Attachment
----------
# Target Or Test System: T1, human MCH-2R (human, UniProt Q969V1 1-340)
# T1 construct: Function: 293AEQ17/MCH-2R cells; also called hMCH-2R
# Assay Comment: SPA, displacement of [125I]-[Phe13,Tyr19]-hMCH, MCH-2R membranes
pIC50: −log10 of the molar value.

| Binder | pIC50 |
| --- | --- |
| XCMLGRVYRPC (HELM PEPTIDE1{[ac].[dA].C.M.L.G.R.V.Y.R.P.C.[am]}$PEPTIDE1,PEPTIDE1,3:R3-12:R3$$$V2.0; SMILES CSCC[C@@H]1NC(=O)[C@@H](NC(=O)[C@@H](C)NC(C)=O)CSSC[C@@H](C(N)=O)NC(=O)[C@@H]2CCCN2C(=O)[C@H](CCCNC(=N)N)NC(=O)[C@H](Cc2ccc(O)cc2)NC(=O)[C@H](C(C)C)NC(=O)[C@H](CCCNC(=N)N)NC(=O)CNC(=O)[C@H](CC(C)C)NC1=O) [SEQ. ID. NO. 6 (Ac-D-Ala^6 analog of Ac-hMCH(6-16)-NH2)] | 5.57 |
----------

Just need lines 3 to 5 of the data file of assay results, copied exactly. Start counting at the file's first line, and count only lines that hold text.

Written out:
# Assay Comment: SPA, displacement of [125I]-[Phe13,Tyr19]-hMCH, MCH-2R membranes
pIC50: −log10 of the molar value.

| Binder | pIC50 |